Be inside the inside. Mentally congregate all dreams and realities to one ‘said’ point. Find yourself falling only back upon your bed. Calmly find yourself NMΞSH’d OUT in DREAM SEQUINS®. All of this you’ve seen before in life, whether as a picture or scenic. So now you can OWN it by way of ID imagination and consumption. Feed off the in-flux of new and chartered territories. You’re on and off Earth. Sky is the limit seems nearly tangible. Crushed in the fade of sound, or was that sound? Am I talking, or hearing someone talk outside my home and that is my DREAM SEQUINS®?
When you awake, your laptop is opened up on THIS post via Tiny Mix Tapes, and you RE:watch what you just experienced in bed. NMΞSH sucks your mind grapes out and into the future. Now you begging for all the answers, but you only got this [trailer]. What to do? Get back at him around Feb. 27 and feel DREAM SEQUINS® via AM DISCS. Freak on the video below:
Fat City from Beijing is the now-defunct duo of guitarist Ma Meng and vocalist/synth noodler/misc-noise-device artist Zhu Wenbo. This, their self-titled crowning achievement, almost got lost to oral history. It documents a brief but intense period of no-wave/kraut revival that percolated up from the Beijing underground for a white-hot stretch circa 2009-2011. It was recorded onto tape in the basement studio of fellow kosmische explorers Li Weisi and Li Qing of Soviet Pop in November 2011 for cassette release on Rose Mansion Analog, at the time Beijing’s standard bearer for lo-fi grit tunes. Sadly, RMA soon after ceased to exist, and these tracks sat collecting virtual dust until being dug up and digitally mixed/mastered by P.K.14 vocalist Yang Haisong at the end of last year. Like the recording itself, Fat City’s physical release plays with the analog/digital divide: the packaging is a brutally spare 7-inch sleeve containing a plain-black-sleeved CDR and typewritten lyrics insert. It was produced in an indefinite edition of maybe around thirty copies, given away to friends and family as a final goodbye to a band and an era fondly remembered by the aforementioned 30 people.
The members of Fat City are still around: Ma Meng will show up to the occasional gig, and Wenbo still runs the weekly experimental music series Zoomin’ Night. But the band’s dead as dirt. Go here and name your own price for the full download to get a taste of what they were all about. I guarantee that whatever money you choose to spend will go directly into printing flyers for shows that will be attended by mostly friends of the bands playing.
Lizards of Camelot
Lately, I’ve found myself completely fascinated by the pop music coming out of Brattleboro, Vermont. Artists like Chris Weisman, Ryan Power, Ruth Garbus, Zach Phillips, and Great Valley are crafting some of the most harmonically fascinating songs that are rife with smart/sarcastic/sincere lyrics and wildly inventive production. These folks are creating an incredible alternate universe of pop craft that largely ignores current trends in favor of exploring the beautifully weird possibilities of songs.
Great Valley’s latest album, Lizards of Camelot is another excellent entry into the Brattleboro scene’s canon. The record also feels like a larger group statement since the band’s normal duo of Peter Nichols and Jo Miller-Gamble is often augmented by many of the other key Brattleboro players. Lizards of Camelot is a silly concept record about well, lizards of camelot. In other hands, this concept could easily devolve into pure novelty but Great Valley keep the narrative subtle and the music playful and inventive. For instance, it took me until the gorgeous “Moat of Love” to realize that Nichols was literally singing about lizard people royalty. Like the best work of Ween and Ariel Pink, Lizards of Camelot proves that the ridiculous can still be profoundly beautiful and transcend the strictly goofy.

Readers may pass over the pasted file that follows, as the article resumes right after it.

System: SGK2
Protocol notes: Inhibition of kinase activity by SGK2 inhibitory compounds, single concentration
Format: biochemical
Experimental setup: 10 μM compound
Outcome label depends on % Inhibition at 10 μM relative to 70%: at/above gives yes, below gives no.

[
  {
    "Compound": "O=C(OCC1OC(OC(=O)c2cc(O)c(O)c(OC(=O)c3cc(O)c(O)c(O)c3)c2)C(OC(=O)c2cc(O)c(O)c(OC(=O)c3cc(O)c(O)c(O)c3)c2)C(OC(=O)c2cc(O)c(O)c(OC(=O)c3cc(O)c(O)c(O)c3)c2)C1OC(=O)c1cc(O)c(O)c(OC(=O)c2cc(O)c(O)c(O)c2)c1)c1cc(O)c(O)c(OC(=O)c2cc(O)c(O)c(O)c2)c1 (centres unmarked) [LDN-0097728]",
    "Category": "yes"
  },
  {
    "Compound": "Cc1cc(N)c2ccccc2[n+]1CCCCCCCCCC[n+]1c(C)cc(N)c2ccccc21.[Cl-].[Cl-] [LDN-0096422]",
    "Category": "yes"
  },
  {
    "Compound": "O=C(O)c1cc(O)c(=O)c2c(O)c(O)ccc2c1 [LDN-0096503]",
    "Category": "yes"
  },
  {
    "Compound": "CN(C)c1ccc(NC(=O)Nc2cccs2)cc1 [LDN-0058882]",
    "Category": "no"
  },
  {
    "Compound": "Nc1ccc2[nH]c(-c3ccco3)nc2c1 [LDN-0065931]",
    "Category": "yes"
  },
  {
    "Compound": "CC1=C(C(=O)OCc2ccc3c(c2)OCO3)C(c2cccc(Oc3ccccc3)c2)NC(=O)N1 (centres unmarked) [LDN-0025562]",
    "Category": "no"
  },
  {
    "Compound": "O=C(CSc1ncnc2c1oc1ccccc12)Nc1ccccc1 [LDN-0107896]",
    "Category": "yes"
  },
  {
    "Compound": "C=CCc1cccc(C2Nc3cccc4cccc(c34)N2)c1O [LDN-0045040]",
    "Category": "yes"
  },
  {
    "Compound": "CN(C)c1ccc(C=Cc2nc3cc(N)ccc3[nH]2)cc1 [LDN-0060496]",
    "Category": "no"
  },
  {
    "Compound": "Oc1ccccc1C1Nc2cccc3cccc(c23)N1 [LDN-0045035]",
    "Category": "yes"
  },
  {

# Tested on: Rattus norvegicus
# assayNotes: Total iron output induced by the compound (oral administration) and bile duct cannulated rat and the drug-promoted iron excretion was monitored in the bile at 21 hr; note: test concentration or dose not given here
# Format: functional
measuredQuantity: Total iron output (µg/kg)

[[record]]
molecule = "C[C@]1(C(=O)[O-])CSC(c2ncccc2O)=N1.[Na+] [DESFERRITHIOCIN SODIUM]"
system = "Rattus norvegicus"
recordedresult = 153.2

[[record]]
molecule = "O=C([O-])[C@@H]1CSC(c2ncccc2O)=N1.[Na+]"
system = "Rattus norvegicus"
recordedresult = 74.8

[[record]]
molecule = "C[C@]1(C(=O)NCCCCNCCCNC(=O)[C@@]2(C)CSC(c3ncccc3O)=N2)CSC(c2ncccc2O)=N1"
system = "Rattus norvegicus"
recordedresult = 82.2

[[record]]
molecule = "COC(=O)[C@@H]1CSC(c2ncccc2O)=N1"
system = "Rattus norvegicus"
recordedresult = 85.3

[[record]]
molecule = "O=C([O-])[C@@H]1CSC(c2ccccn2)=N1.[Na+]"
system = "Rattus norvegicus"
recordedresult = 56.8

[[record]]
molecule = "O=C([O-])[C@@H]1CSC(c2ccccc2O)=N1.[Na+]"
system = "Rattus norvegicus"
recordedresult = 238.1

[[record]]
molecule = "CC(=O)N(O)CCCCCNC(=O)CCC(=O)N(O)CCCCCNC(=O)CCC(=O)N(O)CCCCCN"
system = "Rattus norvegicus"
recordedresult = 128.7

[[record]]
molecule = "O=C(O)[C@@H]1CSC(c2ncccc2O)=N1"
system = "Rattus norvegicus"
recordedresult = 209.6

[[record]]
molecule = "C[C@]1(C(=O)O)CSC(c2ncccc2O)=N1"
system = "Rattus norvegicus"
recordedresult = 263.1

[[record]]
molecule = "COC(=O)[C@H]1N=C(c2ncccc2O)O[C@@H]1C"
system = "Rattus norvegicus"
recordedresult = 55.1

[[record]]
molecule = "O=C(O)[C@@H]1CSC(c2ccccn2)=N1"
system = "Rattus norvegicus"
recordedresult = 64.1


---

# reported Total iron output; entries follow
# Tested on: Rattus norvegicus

Lizards of Camelot is out now via NNA Tapes. You can stream five tracks off the record below:
It seems like ever since BBNG’s buzz began building two years ago with the release of their “Odd Future Sessions” video, the boys themselves and perhaps whichever – if any – PR machine is behind them, have been hell-bent on promoting the group’s music as being somehow removed from, or even evolved beyond, the jazz idiom; as if the words “jazz” and “bop” are code for “old-man music.”
[If that’s the case for you, then it’s probably because you, like the BBNG players, are in your early 20s or even younger, but unlike them, you aren’t currently enrolled in a Humber College jazz program and your only exposure to jazz comes from sideways glances at your grandpa’s record collection. What you need to do is realize that your grandpa was/is a bad (grand)motherfucker and go digging through said record collection.]
Pardon me for getting sidetracked there. The point I was getting to is that, contrary to what’s been said in countless interviews and blog posts, BBNG’s music up until now has NOT been removed from the jazz idiom at all, really. The only thing they’re doing differently than the typical modern jazz group, as far as I can tell, is playing popular hip-hop instrumentals. Still, putting one’s own spin on the non-jazz hits of the day is in fact a jazz tradition — one that’s as old as the genre itself.
This new song “CS60,” off their forthcoming III album, might be their farthest step in a new direction, but it still at least nods to fusion. Nevertheless, whether BADBADNOTGOOD is most comfortable being called a jazz trio or a synth-beat-rock outfit or just a group of musicians, they do bring something young and fresh to a genre that’s too often unfairly dismissed as old and stale. Stream it below, daddy-o.
• BADBADNOTGOOD: http://badbadnotgood.com